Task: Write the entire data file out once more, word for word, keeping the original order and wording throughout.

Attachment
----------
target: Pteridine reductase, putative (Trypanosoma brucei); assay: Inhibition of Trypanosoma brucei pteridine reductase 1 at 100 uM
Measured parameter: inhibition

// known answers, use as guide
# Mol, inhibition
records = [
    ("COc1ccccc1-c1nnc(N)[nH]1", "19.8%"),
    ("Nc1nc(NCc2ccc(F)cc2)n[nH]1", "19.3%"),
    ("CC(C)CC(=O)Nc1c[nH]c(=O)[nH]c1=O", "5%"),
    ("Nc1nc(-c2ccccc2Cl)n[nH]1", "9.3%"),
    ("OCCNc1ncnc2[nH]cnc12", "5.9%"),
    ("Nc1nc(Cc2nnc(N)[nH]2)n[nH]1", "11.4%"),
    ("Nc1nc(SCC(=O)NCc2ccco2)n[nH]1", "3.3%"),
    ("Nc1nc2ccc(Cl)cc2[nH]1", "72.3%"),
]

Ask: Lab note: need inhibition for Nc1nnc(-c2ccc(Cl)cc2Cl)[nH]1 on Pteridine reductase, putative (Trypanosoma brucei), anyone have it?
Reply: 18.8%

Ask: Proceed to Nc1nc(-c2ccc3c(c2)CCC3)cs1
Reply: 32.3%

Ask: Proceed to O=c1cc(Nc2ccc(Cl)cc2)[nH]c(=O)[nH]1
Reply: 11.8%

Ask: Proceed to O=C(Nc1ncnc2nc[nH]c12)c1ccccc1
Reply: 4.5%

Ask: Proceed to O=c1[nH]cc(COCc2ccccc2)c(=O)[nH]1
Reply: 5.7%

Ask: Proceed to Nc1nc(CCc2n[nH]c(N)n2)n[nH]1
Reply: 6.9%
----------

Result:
target: Pteridine reductase, putative (Trypanosoma brucei); assay: Inhibition of Trypanosoma brucei pteridine reductase 1 at 100 uM
Measured parameter: inhibition

// known answers, use as guide
# Mol, inhibition
records = [
    ("COc1ccccc1-c1nnc(N)[nH]1", "19.8%"),
    ("Nc1nc(NCc2ccc(F)cc2)n[nH]1", "19.3%"),
    ("CC(C)CC(=O)Nc1c[nH]c(=O)[nH]c1=O", "5%"),
    ("Nc1nc(-c2ccccc2Cl)n[nH]1", "9.3%"),
    ("OCCNc1ncnc2[nH]cnc12", "5.9%"),
    ("Nc1nc(Cc2nnc(N)[nH]2)n[nH]1", "11.4%"),
    ("Nc1nc(SCC(=O)NCc2ccco2)n[nH]1", "3.3%"),
    ("Nc1nc2ccc(Cl)cc2[nH]1", "72.3%"),
]

Ask: Lab note: need inhibition for Nc1nnc(-c2ccc(Cl)cc2Cl)[nH]1 on Pteridine reductase, putative (Trypanosoma brucei), anyone have it?
Reply: 18.8%

Ask: Proceed to Nc1nc(-c2ccc3c(c2)CCC3)cs1
Reply: 32.3%

Ask: Proceed to O=c1cc(Nc2ccc(Cl)cc2)[nH]c(=O)[nH]1
Reply: 11.8%

Ask: Proceed to O=C(Nc1ncnc2nc[nH]c12)c1ccccc1
Reply: 4.5%

Ask: Proceed to O=c1[nH]cc(COCc2ccccc2)c(=O)[nH]1
Reply: 5.7%

Ask: Proceed to Nc1nc(CCc2n[nH]c(N)n2)n[nH]1
Reply: 6.9%